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Helping Hands food drive coming as national report finds Albertans have highest rate of food insecurity

“Anyone that is able to volunteer their time or donate to the food drive, will be making a huge difference in our community, especially right now,” Baird said.

A recent study by the University of Toronto reports Alberta as having the highest prevalence of household food insecurity of any province in Canada.

It’s an unsurprising statistic for two Cochrane non-profit groups concerned with food security in the community.

The Helping Hands Society of Cochrane and Area is preparing for its third quarterly food drive in the community on Sept. 17 in north Cochrane neighbourhoods and the surrounding area. According to the non-profit’s food security programs manager April Baird, donations for the food drives have been down this year, but demand is up.

“Last year’s food drive collected 17 pumpkin bins [cardboard bulk bins] full of food from the west side of town,” she said. “This year, in the same area of Cochrane, we filled eight.”

The University of Toronto’s food insecurity report found that almost one in six households in Canada are struggling to put food on their tables. The study found a marked difference in prevalence across the provinces, ranging from 13.1 per cent in Quebec to 20.3 per cent in Alberta.

For Baird, the figures aren't shocking. She noted people are often lined up outside of Cochrane’s free food sheds waiting for Helping Hands personnel to arrive with daily food rescues from local businesses and organizations, which hasn’t been the case until recently.

“The sheds are emptied every day,” said Baird. “We can fill them to the brim and everything will be gone when we get there to stock them the next day. For a while after we opened the first one last year, we weren’t really seeing this problem.”

During the last food drive on May 28, on the west side of Cochrane, Baird also noted that many residents told volunteers they had nothing to give.

“There were people saying they don’t feel comfortable sharing right now, saying their cupboards are bare,” she said. “This is really concerning. There is a lot of anxiety and panic around our economic climate and inflation right now.”

Food insecurity, as the U of T report defines it, means having inadequate or insecure access to food due to financial constraints.

Or, as Baird puts it, it equates to “having to choose between paying a bill or buying groceries.”

The Helping Hands food drives collect donations for the Cochrane Activettes food bank with any leftovers being utilized for Helping Hands’ Meal Teams program and the community’s free food sheds.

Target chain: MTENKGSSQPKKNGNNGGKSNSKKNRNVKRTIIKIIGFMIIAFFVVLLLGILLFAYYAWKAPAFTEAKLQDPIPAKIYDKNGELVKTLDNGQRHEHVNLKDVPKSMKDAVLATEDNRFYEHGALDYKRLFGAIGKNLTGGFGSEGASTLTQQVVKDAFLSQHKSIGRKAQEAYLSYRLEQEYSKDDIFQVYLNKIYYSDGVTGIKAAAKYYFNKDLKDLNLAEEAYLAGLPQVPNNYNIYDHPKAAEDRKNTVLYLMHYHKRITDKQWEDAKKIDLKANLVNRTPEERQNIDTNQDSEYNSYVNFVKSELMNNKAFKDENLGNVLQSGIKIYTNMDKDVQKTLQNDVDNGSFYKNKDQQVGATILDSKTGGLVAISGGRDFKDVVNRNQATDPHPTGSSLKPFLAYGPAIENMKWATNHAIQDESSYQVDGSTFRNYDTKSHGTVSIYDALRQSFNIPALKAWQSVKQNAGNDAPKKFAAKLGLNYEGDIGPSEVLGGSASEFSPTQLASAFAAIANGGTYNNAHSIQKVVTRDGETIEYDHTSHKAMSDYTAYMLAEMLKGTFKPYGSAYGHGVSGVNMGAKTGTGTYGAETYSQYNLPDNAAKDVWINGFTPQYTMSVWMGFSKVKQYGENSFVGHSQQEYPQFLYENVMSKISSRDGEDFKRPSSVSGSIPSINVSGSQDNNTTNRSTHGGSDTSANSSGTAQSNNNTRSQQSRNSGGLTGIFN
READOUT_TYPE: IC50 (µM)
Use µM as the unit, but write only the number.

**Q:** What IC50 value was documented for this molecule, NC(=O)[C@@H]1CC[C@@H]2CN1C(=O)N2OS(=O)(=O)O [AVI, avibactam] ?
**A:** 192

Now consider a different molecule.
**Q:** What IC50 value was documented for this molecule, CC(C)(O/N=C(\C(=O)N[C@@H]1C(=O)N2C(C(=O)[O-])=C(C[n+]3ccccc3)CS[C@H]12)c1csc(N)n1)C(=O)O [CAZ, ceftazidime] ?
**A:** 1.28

Charlene Jeffrey, co-chair for the food bank, added the Activettes have seen a notable increase in applications for food hampers over the past four to six months as well.

“We served about 110 to 120 families this past July, which accounts for just over 300 people,” said Jeffrey. “It’s difficult to compare to last year’s figures with the pandemic, but applications have gone up about 20 per cent from July 2021.”

With demand on the rise, the food bank is also looking at extending its service hours to better meet the needs of the community.

They currently run their hamper operations Tuesdays, Wednesdays and Thursdays for three hours per day. By adding a time slot on Mondays, the hope is the Activettes can accommodate more people in need but not bog down volunteers, as the non-profit relies on its volunteer base to operate effectively, much like Helping Hands.

To run a single quarterly food drive, about 150 volunteers are needed to fill a two to three hours shift collecting donations in the event’s focus area.

The upcoming drive will see volunteers visiting homes in Cochrane Heights, Sunterra Heights, Sunset Ridge, Monterra, Water Valley, and areas of western Rocky View County.

Last year, Helping Hands split up the food drives to hit every corner of the community and surrounding area at the start of 2021 on a quarterly basis. Previously, they held one annual food drive covering the entire community, which required a whopping 850 volunteers to collect donations at doorsteps.

Baird said the non-profit made the decision to change the food drive format to quarterly because they weren’t allowed to organize an event of that size during COVID-19 restrictions.

Plus, volunteerism has been down, she added, which has made organizing the food drives more challenging.

“It’s easy and it’s not a long process … it’s not daunting,” said Baird. “It’s usually only about two or three hours at most on a Saturday morning.

“Anyone that is able to volunteer their time or donate to the food drive, will be making a huge difference in our community, especially right now.”

To sign up as a volunteer for the upcoming food drive, visit

For those living in the event’s north catchment area who wish to donate on the 17th, Helping Hands asks that non-perishable, unopened donations be left on residents’ doorsteps before 10 a.m., when the food drive begins.

The last collection of 2022 is scheduled to take place Oct. 22 on the south side of Cochrane, including the communities of Fireside, Riverside Heights, Rivercrest, Riversong, The Willows, Precedence and Riviera.